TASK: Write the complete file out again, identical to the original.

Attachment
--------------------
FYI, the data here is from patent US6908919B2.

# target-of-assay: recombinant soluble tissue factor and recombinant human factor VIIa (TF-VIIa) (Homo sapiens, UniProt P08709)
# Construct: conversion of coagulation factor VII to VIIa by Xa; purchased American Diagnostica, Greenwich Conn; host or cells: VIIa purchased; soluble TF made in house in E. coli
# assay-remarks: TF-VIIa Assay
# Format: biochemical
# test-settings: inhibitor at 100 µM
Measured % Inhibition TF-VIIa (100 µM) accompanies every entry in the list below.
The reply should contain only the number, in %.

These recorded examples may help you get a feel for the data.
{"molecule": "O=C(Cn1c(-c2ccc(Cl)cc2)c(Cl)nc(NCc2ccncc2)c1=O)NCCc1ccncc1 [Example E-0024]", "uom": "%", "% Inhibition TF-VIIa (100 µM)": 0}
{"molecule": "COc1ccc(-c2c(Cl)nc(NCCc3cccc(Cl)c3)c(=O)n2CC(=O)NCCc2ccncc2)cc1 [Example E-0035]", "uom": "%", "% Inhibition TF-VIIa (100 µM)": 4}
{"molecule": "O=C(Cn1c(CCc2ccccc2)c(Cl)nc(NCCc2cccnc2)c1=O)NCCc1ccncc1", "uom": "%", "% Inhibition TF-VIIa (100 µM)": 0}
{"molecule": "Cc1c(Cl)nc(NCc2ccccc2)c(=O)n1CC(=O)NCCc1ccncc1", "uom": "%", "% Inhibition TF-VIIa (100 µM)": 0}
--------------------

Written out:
FYI, the data here is from patent US6908919B2.

# target-of-assay: recombinant soluble tissue factor and recombinant human factor VIIa (TF-VIIa) (Homo sapiens, UniProt P08709)
# Construct: conversion of coagulation factor VII to VIIa by Xa; purchased American Diagnostica, Greenwich Conn; host or cells: VIIa purchased; soluble TF made in house in E. coli
# assay-remarks: TF-VIIa Assay
# Format: biochemical
# test-settings: inhibitor at 100 µM
Measured % Inhibition TF-VIIa (100 µM) accompanies every entry in the list below.
The reply should contain only the number, in %.

These recorded examples may help you get a feel for the data.
{"molecule": "O=C(Cn1c(-c2ccc(Cl)cc2)c(Cl)nc(NCc2ccncc2)c1=O)NCCc1ccncc1 [Example E-0024]", "uom": "%", "% Inhibition TF-VIIa (100 µM)": 0}
{"molecule": "COc1ccc(-c2c(Cl)nc(NCCc3cccc(Cl)c3)c(=O)n2CC(=O)NCCc2ccncc2)cc1 [Example E-0035]", "uom": "%", "% Inhibition TF-VIIa (100 µM)": 4}
{"molecule": "O=C(Cn1c(CCc2ccccc2)c(Cl)nc(NCCc2cccnc2)c1=O)NCCc1ccncc1", "uom": "%", "% Inhibition TF-VIIa (100 µM)": 0}
{"molecule": "Cc1c(Cl)nc(NCc2ccccc2)c(=O)n1CC(=O)NCCc1ccncc1", "uom": "%", "% Inhibition TF-VIIa (100 µM)": 0}